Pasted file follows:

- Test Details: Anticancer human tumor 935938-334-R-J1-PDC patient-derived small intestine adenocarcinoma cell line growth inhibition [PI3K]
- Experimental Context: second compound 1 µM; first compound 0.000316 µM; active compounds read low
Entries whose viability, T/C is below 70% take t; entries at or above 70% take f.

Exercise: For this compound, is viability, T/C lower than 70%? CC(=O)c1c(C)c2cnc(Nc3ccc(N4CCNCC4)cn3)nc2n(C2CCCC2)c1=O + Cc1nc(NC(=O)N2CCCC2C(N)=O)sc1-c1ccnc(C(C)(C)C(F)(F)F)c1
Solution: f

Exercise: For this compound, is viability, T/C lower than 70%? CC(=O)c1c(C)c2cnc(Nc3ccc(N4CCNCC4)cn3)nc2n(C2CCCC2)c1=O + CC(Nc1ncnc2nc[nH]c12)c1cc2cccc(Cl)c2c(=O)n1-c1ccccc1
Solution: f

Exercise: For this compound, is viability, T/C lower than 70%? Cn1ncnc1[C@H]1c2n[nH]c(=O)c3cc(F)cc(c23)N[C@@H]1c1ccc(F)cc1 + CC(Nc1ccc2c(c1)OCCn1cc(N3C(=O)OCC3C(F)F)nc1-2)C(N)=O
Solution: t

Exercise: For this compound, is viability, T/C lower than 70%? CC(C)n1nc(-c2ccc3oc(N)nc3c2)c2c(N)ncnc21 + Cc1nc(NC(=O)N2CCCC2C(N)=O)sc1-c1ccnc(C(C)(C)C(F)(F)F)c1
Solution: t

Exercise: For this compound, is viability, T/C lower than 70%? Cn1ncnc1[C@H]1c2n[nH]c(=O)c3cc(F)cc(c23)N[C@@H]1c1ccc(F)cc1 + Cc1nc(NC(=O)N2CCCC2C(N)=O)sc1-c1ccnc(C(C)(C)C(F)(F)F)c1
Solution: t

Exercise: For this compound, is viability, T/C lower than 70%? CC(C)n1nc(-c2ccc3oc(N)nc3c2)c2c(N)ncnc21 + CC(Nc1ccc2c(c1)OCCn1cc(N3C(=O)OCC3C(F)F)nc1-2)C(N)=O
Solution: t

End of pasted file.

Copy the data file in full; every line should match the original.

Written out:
- Test Details: Anticancer human tumor 935938-334-R-J1-PDC patient-derived small intestine adenocarcinoma cell line growth inhibition [PI3K]
- Experimental Context: second compound 1 µM; first compound 0.000316 µM; active compounds read low
Entries whose viability, T/C is below 70% take t; entries at or above 70% take f.

Exercise: For this compound, is viability, T/C lower than 70%? CC(=O)c1c(C)c2cnc(Nc3ccc(N4CCNCC4)cn3)nc2n(C2CCCC2)c1=O + Cc1nc(NC(=O)N2CCCC2C(N)=O)sc1-c1ccnc(C(C)(C)C(F)(F)F)c1
Solution: f

Exercise: For this compound, is viability, T/C lower than 70%? CC(=O)c1c(C)c2cnc(Nc3ccc(N4CCNCC4)cn3)nc2n(C2CCCC2)c1=O + CC(Nc1ncnc2nc[nH]c12)c1cc2cccc(Cl)c2c(=O)n1-c1ccccc1
Solution: f

Exercise: For this compound, is viability, T/C lower than 70%? Cn1ncnc1[C@H]1c2n[nH]c(=O)c3cc(F)cc(c23)N[C@@H]1c1ccc(F)cc1 + CC(Nc1ccc2c(c1)OCCn1cc(N3C(=O)OCC3C(F)F)nc1-2)C(N)=O
Solution: t

Exercise: For this compound, is viability, T/C lower than 70%? CC(C)n1nc(-c2ccc3oc(N)nc3c2)c2c(N)ncnc21 + Cc1nc(NC(=O)N2CCCC2C(N)=O)sc1-c1ccnc(C(C)(C)C(F)(F)F)c1
Solution: t

Exercise: For this compound, is viability, T/C lower than 70%? Cn1ncnc1[C@H]1c2n[nH]c(=O)c3cc(F)cc(c23)N[C@@H]1c1ccc(F)cc1 + Cc1nc(NC(=O)N2CCCC2C(N)=O)sc1-c1ccnc(C(C)(C)C(F)(F)F)c1
Solution: t

Exercise: For this compound, is viability, T/C lower than 70%? CC(C)n1nc(-c2ccc3oc(N)nc3c2)c2c(N)ncnc21 + CC(Nc1ccc2c(c1)OCCn1cc(N3C(=O)OCC3C(F)F)nc1-2)C(N)=O
Solution: t